Finance & Accounting
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According to the accepted dogma of contemporary physics, ‘entropy’ is one of the more plausible ‘constants’ which we as humans are capable of knowing. That is, in contemporary terms. The history of physics by contrast, was much more secure through the ‘modern era’.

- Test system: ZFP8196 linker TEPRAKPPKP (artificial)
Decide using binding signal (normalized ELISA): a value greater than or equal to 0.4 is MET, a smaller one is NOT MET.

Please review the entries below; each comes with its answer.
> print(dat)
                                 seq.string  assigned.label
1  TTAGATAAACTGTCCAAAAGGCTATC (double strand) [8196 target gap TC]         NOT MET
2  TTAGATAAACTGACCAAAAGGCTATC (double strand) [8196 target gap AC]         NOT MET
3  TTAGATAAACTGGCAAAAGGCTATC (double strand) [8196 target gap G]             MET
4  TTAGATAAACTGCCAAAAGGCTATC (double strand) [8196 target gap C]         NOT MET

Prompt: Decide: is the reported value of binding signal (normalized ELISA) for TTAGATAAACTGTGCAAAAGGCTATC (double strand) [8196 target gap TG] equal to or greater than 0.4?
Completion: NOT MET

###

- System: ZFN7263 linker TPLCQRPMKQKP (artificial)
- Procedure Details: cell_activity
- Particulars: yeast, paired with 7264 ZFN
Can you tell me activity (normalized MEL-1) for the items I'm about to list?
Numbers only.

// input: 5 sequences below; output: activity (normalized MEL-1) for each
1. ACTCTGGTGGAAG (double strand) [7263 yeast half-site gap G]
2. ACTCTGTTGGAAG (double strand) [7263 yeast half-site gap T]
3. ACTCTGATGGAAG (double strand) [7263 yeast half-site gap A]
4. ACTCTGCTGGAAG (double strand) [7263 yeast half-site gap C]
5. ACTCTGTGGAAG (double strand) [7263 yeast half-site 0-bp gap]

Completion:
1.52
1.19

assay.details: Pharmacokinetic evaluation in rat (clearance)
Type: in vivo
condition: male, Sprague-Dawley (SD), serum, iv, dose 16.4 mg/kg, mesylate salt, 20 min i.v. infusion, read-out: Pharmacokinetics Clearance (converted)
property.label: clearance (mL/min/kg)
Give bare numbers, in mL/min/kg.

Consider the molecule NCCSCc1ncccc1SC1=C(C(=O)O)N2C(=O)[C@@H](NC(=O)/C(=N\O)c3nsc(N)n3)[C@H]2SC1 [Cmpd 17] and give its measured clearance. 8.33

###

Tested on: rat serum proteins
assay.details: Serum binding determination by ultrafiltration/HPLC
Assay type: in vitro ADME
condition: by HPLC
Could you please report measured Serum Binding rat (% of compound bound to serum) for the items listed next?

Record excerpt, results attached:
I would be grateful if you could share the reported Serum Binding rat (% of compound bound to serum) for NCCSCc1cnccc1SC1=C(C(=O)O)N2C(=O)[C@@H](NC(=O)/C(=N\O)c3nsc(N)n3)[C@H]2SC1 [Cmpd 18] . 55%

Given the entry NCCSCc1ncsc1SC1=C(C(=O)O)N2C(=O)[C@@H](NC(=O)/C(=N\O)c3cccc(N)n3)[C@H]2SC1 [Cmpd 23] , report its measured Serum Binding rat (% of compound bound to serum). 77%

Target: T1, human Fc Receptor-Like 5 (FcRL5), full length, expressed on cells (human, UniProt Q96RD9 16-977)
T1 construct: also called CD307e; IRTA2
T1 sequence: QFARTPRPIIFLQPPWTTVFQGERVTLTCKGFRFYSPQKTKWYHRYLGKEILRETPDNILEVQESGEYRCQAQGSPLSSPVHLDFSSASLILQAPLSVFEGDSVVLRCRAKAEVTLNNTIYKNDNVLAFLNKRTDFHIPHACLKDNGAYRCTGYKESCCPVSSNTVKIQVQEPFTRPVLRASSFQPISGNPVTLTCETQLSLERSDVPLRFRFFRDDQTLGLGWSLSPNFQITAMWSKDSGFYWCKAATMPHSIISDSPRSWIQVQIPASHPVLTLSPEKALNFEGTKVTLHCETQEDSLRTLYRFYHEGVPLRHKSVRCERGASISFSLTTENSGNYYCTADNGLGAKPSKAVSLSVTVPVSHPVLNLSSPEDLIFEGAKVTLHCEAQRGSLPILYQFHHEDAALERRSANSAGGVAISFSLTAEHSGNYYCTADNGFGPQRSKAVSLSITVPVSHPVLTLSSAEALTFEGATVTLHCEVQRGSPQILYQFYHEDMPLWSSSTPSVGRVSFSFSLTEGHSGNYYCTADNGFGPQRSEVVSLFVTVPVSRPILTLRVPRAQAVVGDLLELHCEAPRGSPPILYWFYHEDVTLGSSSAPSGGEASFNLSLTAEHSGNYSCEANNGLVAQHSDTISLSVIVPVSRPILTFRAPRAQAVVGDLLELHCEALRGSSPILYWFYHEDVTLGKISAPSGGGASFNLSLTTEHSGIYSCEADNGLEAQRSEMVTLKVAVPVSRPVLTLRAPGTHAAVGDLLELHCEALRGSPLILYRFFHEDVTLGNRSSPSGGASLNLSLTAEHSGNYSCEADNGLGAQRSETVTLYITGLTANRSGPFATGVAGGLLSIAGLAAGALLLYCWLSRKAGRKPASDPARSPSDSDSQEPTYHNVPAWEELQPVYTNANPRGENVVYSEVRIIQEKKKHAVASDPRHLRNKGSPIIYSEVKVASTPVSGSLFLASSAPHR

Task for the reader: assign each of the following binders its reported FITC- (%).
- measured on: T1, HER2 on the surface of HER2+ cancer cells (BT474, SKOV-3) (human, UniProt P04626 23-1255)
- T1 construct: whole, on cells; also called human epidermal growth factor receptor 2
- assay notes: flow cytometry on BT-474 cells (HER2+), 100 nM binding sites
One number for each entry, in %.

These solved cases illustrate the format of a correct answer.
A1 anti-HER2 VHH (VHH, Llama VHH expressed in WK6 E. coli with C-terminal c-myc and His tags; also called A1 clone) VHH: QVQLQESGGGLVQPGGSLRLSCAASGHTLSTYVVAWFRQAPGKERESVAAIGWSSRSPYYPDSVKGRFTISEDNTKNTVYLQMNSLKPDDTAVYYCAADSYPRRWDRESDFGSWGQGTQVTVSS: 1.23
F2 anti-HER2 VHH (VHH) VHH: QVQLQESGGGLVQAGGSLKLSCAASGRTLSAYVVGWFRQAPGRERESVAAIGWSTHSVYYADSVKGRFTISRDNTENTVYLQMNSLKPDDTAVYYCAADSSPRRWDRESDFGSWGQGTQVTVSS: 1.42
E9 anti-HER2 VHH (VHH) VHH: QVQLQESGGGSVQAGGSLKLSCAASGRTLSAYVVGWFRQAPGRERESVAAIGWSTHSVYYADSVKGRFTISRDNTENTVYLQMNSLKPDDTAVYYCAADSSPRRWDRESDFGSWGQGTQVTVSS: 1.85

‘Entropy’ however, is a ‘constant’ which is preferred by individuals such as Stephen Hawking. As a ‘constant’ it’s highest expression is the ‘second law of thermo dynamics’ [Hawking, 1988: 99ff.]. It can be inferred that he is fairly familiar with the ‘history of the concept of time’, and as such, ‘entropy’ is one of the accepted constants in the universe by some contemporary physicists. The following is an essay and analysis of Heidegger’s concept of time in relation to the self. It will be argued that Heidegger’s concept of ‘temporality’, is inseparable from the concept of ‘finitude’ and ‘death’. Like the constancy of contemporary physics, ‘death’ or ‘entropy’ holds a special place in the heart of Heidegger. While temporality is invariably associated with finitude, the self, however, is problematic. For Heidegger, there is ‘authenticity’, and there is ‘Das Man’ [Gallagher, 1998: 117]. These ‘binaries’ have much to do with the concept of the self in relation to time in the following sense. Heidegger argues that ‘das man’ is ‘being towards death’ and is inauthentic as a result. Conversely, those who do not ‘act’ like ‘das man’ are in some sense authentic? This latter point will be taken up in the later half of the following analysis, and it is going to be argued that ‘determining what qualifies as ‘everydayness’ is a very seriously ambiguous notion. ...
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